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Lost & Found


VideoLost: German mix, male, tip of one ear missing, micro chipped, last seen with blue collar and blue bone tag with name and house number. Call if found, 830-779-2512.

VideoLost: Tortoise, from S. Palo Alto Dr. in Estates of Eagle Creek on May 17. If you see him, please call 210-913-4558 or 830-393-4030.
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Help Wanted

RN/LVN/Charge nurse, full-time position at St. Francis Nursing Home in San Antonio, morning and night shifts. We offer medical, dental, vision, 403B, and paid vacation. Compensation based on experience. Call Greg, 210-736-3177.
Floresville ISD is accepting applications at www.fisd.us for the position of custodian, 260 days, 5 days per week, 8 hour workday.
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elizabeth riebschlaeger  
Cuero, TX  
July 6, 2012 3:36pm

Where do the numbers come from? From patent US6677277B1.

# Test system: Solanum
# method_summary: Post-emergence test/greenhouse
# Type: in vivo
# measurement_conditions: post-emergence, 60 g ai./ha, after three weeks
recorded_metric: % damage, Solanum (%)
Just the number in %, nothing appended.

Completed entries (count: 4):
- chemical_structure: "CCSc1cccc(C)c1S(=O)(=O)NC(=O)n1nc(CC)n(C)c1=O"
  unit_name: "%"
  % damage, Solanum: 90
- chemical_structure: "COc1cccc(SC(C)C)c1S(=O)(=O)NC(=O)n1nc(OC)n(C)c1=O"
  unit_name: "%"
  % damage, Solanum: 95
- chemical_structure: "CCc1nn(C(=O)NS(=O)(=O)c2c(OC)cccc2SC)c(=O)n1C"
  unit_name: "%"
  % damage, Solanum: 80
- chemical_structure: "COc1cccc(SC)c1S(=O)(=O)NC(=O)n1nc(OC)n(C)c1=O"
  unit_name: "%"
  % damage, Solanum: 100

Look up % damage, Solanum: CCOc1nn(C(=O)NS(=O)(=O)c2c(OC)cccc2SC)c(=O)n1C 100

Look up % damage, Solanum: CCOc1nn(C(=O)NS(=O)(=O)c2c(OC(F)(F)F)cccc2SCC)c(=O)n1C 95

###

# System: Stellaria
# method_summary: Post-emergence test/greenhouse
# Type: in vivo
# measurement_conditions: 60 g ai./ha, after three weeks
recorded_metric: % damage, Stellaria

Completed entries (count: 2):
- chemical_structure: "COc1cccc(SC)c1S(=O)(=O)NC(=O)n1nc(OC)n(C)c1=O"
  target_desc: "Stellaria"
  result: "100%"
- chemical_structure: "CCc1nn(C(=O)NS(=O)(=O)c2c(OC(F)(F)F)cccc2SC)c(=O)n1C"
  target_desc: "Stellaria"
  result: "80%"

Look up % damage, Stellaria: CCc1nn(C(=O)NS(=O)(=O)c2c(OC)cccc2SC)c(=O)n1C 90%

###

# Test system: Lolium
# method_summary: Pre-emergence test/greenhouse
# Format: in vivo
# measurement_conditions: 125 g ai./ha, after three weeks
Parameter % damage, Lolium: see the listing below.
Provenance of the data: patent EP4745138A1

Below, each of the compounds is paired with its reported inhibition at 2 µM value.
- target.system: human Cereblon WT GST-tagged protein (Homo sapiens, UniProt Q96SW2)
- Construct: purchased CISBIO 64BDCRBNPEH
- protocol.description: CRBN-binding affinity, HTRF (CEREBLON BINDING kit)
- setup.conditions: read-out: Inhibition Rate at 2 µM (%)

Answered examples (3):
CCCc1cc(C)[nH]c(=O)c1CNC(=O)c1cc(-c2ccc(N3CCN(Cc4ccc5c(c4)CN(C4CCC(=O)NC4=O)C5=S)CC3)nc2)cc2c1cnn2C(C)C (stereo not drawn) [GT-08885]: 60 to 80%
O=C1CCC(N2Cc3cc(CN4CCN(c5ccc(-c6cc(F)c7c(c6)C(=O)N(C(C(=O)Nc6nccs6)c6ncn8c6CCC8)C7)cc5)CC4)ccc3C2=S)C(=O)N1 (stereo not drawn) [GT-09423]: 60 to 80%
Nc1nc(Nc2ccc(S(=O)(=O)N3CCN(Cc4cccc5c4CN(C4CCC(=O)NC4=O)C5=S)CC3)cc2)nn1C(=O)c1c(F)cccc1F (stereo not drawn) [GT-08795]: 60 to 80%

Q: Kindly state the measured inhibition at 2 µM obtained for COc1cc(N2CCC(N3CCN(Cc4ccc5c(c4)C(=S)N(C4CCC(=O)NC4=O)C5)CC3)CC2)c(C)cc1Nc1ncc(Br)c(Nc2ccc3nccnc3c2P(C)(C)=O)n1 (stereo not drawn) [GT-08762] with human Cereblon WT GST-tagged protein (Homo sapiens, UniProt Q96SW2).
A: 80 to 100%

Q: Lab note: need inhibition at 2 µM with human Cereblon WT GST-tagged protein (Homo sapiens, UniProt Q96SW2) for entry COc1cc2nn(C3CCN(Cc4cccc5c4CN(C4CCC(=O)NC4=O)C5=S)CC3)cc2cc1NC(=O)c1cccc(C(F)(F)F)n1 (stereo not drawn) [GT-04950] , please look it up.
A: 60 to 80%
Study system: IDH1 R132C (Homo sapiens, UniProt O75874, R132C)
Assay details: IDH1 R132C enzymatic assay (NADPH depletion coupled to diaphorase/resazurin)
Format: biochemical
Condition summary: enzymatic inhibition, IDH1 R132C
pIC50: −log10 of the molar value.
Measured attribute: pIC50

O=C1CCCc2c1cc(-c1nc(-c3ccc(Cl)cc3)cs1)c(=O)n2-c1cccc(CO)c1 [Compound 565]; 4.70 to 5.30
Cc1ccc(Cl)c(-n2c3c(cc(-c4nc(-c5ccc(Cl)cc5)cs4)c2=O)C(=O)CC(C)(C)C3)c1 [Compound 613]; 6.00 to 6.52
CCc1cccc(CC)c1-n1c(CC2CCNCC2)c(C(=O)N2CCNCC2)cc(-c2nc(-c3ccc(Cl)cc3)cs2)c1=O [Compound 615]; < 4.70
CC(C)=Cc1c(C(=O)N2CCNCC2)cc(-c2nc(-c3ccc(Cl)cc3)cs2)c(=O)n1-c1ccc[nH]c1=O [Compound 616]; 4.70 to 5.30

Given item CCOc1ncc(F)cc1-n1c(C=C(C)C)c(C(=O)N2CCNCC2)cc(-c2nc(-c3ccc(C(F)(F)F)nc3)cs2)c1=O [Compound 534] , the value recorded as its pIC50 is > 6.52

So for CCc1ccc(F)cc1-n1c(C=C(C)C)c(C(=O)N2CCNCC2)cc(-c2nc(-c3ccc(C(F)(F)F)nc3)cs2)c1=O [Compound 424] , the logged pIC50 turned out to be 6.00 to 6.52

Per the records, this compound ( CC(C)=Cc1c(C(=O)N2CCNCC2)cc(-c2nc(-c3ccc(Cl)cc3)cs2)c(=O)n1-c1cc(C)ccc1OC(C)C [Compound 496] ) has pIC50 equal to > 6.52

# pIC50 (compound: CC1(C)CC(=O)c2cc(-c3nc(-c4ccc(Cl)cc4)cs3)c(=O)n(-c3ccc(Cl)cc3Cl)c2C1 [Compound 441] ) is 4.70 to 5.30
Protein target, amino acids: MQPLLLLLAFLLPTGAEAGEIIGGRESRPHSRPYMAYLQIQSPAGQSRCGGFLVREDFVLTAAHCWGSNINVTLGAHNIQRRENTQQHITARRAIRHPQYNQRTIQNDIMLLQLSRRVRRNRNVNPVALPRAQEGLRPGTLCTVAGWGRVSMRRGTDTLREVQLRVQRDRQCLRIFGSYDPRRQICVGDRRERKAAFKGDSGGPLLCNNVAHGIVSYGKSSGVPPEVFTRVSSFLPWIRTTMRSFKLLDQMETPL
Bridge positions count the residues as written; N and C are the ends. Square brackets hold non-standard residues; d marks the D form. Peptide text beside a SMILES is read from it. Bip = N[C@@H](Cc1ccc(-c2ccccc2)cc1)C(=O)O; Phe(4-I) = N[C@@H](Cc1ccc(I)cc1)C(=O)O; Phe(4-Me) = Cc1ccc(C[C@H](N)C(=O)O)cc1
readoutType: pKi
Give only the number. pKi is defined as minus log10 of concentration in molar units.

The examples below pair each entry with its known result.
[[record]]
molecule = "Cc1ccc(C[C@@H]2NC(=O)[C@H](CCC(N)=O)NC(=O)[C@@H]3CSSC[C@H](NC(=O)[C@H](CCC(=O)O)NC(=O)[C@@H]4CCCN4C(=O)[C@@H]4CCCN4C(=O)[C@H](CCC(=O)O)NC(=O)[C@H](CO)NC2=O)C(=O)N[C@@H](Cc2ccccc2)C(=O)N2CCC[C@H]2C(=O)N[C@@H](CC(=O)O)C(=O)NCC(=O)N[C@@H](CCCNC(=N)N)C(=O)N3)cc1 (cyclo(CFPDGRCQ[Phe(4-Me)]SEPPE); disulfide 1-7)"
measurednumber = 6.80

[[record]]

It is a good bet that Mr. Neely and his associates at the Armstrong Center for Energy and the Environment are one a few of the many PR entities assigned to argue negatively with regard to the EPA's role in the energy industry. Sen. John Cornyn and Texas Railroad Commissioner Barry Smitherman made their objective with regard to the federal Environmental Protection Agency clear at the Eagle Ford Shale Consortium closing in March with their ringing calls for ridding Texas "business" (aka powerful corporate giants) of EPA interference. There is a clear campaign in progress to give the oil and gas industry even more license to wreak their will on the Texas environment. But there are other stories and reasons why those following the issues related to this industry's record of pollution (BP the most famous event and perhaps the only one of which Texans are conscious) are very grateful to know the EPA has set up office in Dallas (focus of the revival of tvís "Dallas", the story-icon of corrupt living). Just ask Harvey Hayek of Fayette County how well the Texas Coalition on Environmental Quality served him and his father-in-law's 3,000 tree pecan orchard small business as they issued yearly waivers for 20 years that allowed the coal-burning plant there to spew forth 6 times the EPA's allowed amount of sulfur dioxide emissions. Result: 3,000 killed pecan trees and a ruined three-generations old family business. (See Austin American-Statesman story, Dec.10, 2010). Scientific testing showed SO2 in their leaves and tree rings. The EPA would not have allowed this, the Hayek orchard would be functioning today, and Harvey Hayek's father-in-law would probably still be alive. A flyover in the Fall of 2011 by a better-performing TCEQ pointed out more than 35 oil and gas storage tanks with deadly hydrogen sulfide gas emissions pouring out into the air near livestock in fields, homes and roads around Dewitt and surrounding counties. These toxic vapors are invisible to you and I, but clearly photographed by infra-red cameras. The TCEQ sent out investigators to call operators to accountability for not observing the laws protecting the air you and I and our children breathe. Next up are the Texas Railroad Commmission's investigations (we hope) of poorly operated, faulty old oil wells and new toxic waste disposal wells cropping up around the counties of our once quiet rural counties where people live or come to breathe clean air, drink clean water and enjoy the beauty of rolling hills and giant live oak trees. I for one am thankful the EPA has come to Dallas. Before they did, we could not count on the oil and gas industry, or the coal-burning industry to show us or our environment and health due respect. Perhaps at least some of these judges' decisions should have done the same, given the record of Range and other companies in other states in cases they did not win or which are still pending. I only hope the TCEQ, the TRC and their Commissioners will take their role to protect Texans' air, water and soil as seriously as they take their role to promote the oil and gas industry in Texas. Citizens, their property and their small businesses deserve at least equal consideration. Then the EPA can shut down their Dallas office and go home, but only then.
     
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